Big-Ticket TV

From Daddy Warbucks to Regis 'Who Wants to Be a Millionaire?' Philbin, the networks are sparing no expense for November sweeps.

November 06, 1999|By David Zurawik | David Zurawik,Sun Television Critic

Leprechauns, orphans and a couple of rock 'n' rollers from the heartland are the stars of network television this weekend in an orgy of big-budget programming.

If you throw in Regis Philbin and the return tomorrow night of ABC's hit game show, "Who Wants to Be a Millionaire?", the overriding theme of the shows and, indeed, the weekend itself is money.

NBC and CBS are spending big money on "The Magic Legend of the Leprechauns" and "Shake, Rattle & Roll" miniseries, respectively, while ABC does its Disney-lavish best with "Annie," because this is the first weekend of the first sweeps ratings period of the new television season. Because the size of the audiences for these shows will be used to determine future advertising rates, the big money spent today can result in even bigger money made tomorrow for the networks.

It is easy to deride sweeps programming for its excess, but get underneath the glitz and gloss just a little, and you will often find narratives, archetypes and patterns that speak to us in powerful ways.

As Whoopi Goldberg, who plays the Grand Banshee in "Leprechauns," put it in talking about her miniseries, "The folk tales this story is based on have been around a long time. And there's a reason they've been around a long time: People try to absorb these tales so they'll have them in their mind and can turn to them in tough times. The truth is, they make us feel better."

Rock and roll romance

"Shake, Rattle & Roll" is CBS trying to capture the ratings and soundtrack magic of NBC's "The Temptations" last November.

That saga of the Motown singing group not only became one of the highest-rated films of the television season, it sold more than 250,000 CDs -- second only to the 400,000 soundtrack CDs that NBC's other big musical miniseries, "The 60's," sold later in the TV season.

CBS put "Shake, Rattle & Roll" into production exactly a year ago, when it saw the numbers on "The Temptations." Then, as the ratings and CD sales for the "60's" started to register in the spring, CBS scheduled "Shake, Rattle & Roll" as its big event for the fall.

The four-hour film starts in 1955 and tells the story of a fictional band that grows out of the love affair between a Missouri farm boy with a guitar (Brad Hawkins) and a girl singer (Bonnie Somerville) whose father is stationed on a nearby Air Force base. The two come together through their mutual love for the sounds of early rock and roll. Their journey takes them from the rural heartland to the urban Promised Land of New York City, where the story explores in its own soap-opera way such big American themes as innocence lost and "money-can't-buy-me-love."

Like Forrest Gump, they meet several of the leading figures and participate in some of the most widely remembered moments of the era. One of the best musical moments is a stop at a blues club where B.B. King is in a late-night jam session playing a song called "Fur Slippers." The little-known song was written by Bob Dylan.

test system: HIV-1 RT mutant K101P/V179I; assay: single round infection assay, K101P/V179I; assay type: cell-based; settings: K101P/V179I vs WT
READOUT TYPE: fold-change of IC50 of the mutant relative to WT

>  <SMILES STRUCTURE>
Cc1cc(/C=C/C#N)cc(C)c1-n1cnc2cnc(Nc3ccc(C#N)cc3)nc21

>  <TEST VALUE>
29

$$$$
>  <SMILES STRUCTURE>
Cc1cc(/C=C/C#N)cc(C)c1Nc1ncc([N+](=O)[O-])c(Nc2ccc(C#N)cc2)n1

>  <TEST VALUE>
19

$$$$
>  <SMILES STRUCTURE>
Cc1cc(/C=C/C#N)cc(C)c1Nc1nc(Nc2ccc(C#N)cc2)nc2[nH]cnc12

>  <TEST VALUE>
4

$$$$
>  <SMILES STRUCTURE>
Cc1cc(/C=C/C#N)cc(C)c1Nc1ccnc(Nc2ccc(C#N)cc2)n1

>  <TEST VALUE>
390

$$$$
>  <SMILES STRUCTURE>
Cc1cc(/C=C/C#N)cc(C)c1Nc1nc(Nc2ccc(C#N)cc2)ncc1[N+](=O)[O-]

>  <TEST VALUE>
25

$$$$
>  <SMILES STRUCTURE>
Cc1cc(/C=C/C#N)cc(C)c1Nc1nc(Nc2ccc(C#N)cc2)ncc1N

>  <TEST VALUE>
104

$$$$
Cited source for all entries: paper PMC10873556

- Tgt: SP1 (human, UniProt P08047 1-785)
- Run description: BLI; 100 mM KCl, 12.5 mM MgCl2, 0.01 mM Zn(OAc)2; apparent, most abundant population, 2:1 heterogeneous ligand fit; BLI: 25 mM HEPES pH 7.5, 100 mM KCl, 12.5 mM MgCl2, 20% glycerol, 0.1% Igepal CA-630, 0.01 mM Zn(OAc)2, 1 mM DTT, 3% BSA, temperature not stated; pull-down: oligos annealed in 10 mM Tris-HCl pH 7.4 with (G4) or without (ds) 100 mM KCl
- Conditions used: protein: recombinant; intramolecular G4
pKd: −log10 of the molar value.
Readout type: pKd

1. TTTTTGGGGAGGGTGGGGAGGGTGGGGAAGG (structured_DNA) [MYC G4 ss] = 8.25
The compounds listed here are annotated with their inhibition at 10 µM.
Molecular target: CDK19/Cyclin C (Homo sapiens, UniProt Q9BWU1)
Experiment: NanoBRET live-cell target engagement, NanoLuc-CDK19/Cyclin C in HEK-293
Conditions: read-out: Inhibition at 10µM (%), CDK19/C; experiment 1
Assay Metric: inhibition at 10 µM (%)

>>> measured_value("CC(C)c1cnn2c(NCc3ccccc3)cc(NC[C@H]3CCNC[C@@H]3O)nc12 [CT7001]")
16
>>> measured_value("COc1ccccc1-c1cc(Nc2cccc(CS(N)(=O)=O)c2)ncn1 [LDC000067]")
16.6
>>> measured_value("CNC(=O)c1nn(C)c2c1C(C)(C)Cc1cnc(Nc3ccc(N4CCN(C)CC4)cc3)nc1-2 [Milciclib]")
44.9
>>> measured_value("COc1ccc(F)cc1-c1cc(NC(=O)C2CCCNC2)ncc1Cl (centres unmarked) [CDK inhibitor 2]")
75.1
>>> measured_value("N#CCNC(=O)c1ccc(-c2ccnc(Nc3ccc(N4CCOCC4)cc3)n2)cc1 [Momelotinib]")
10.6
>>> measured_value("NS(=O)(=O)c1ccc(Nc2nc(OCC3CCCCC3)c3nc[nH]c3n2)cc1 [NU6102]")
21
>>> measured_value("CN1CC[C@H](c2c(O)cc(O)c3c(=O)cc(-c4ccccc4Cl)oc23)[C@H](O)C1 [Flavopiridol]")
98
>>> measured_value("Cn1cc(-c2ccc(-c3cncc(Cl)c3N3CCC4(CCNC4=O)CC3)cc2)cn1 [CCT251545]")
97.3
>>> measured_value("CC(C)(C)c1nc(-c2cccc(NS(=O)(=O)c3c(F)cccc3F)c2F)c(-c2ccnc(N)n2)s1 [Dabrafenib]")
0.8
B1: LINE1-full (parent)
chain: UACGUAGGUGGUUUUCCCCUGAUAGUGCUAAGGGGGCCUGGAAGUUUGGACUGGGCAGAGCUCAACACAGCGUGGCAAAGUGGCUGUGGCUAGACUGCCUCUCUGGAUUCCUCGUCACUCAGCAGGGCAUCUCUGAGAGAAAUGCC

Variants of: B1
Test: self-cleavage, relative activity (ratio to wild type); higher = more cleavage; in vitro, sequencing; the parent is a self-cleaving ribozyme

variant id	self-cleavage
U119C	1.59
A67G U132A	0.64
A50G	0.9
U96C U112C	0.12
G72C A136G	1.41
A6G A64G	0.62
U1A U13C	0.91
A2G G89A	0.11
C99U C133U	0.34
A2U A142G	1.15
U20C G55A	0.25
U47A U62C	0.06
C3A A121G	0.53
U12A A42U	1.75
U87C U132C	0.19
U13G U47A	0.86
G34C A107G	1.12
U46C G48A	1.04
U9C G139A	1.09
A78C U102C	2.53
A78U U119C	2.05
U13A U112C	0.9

Other strong musical stops along the way include a concert with Dicky Barrett (of the Mighty Mighty Bosstones) as Bill Haley doing the title tune, and Terence Trent D'Arby as Jackie Wilson.

The leads, Hawkins as hip-shaking Tyler Hart and Somerville as the sweet and super-talented Lynn Danner, seem to have been cast more for looks than anything else. He's got a vague Elvis sideburn sense about him, while she's blond-on-blond enough to suggest Grace Kelly, except this young lady likes Fender Stratocaster guitars.

At its worst, "Shake, Rattle & Roll" looks and feels as frothy as "Grease," with its emphasis on a saddle-shoe and poodle-skirt wardrobe. But that's mainly in the early going. Once it settles into the odyssey of Tyler, Lynn and their band, the HartAches, it starts mining a richer cultural ore.

For all its let's-just-feel-the-music sensibility, the film has a lot to say about race. It oversimplifies the case in some regards, suggesting at a Little Richard concert (played by Billy Porter of "Smokey Joe's Cafe") that once the music started, racial differences magically disappeared. And it pulls punches by raising the issue but not showing how ugly and devastating racism can be to its victims. Still, it does explore the matter with some sensitivity through the relationship between Lynn and her best friend, Marsha Stokes (Samaria Graham), a fellow Air Force brat who is African-American.

"Shake, Rattle & Roll" also is quite surprising in terms of what it tries to say about gender and the role of women in the music industry in the 1950s and '60s. Dana Delaney, as Hart's New York manager, turns in a nicely nuanced performance that offers viewers a take on femininity at distinct odds with the one provided by Lynn.

In the end, "Shake, Rattle & Roll" is more soap opera than Great American saga. But, if nothing else, "The Temptations" proved a little bit of sociology and a lot of CD sales can make for a winning prime-time recipe.

Eire's `little people'

Baltimore Sun Articles
Please note the green-lined linked article text has been applied commercially without any involvement from our newsroom editors, reporters or any other editorial staff.